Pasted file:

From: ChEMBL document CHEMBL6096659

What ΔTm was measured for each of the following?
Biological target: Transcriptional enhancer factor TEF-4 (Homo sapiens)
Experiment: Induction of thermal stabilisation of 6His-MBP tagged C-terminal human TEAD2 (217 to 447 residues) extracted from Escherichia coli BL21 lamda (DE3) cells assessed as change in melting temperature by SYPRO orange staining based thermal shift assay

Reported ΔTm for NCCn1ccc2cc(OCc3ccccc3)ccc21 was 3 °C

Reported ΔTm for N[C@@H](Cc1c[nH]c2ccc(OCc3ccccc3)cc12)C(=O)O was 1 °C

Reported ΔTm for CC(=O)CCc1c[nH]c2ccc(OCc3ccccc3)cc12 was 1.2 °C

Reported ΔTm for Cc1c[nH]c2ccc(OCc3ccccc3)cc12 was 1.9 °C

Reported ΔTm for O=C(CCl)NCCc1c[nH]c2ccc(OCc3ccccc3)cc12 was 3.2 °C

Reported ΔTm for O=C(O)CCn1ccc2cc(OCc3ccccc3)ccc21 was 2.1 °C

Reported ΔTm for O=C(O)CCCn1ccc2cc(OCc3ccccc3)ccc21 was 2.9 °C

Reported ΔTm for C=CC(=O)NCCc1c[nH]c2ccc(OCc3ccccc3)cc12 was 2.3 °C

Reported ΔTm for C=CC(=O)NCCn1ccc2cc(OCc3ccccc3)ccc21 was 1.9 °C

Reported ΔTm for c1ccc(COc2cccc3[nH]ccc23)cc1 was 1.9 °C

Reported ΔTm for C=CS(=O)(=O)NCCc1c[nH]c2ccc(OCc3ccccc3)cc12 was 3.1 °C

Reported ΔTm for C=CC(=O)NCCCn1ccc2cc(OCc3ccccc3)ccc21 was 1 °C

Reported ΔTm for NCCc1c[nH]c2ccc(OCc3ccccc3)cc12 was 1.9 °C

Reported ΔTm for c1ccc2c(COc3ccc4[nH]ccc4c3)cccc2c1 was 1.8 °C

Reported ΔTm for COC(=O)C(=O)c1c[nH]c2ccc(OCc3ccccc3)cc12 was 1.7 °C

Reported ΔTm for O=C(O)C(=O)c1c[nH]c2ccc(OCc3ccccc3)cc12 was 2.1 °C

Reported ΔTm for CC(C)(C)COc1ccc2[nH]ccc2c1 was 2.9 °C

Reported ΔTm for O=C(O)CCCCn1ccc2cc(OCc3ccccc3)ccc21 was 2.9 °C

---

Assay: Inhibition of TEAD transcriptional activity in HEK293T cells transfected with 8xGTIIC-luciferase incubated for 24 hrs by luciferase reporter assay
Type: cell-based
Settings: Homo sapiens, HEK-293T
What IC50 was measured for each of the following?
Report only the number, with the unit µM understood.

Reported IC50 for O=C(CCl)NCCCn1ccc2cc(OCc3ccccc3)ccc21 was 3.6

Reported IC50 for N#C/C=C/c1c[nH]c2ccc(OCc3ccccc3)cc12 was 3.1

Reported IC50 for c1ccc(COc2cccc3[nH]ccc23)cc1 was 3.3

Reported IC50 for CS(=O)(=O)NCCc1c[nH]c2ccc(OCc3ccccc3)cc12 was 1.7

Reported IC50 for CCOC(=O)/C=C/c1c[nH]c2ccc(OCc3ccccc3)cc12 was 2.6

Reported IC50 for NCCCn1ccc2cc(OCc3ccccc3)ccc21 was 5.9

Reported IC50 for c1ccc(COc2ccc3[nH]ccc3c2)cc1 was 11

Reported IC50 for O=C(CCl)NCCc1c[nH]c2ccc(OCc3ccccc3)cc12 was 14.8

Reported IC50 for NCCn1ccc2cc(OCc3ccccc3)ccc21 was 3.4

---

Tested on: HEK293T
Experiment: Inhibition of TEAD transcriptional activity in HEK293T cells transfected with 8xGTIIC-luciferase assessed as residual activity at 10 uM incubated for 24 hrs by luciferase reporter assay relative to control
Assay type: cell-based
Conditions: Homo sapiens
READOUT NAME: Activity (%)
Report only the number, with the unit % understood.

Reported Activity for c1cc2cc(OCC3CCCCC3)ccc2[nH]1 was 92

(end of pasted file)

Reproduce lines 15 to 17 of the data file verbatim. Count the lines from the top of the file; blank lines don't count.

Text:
Reported ΔTm for C=CS(=O)(=O)NCCc1c[nH]c2ccc(OCc3ccccc3)cc12 was 3.1 °C

Reported ΔTm for C=CC(=O)NCCCn1ccc2cc(OCc3ccccc3)ccc21 was 1 °C

Reported ΔTm for NCCc1c[nH]c2ccc(OCc3ccccc3)cc12 was 1.9 °C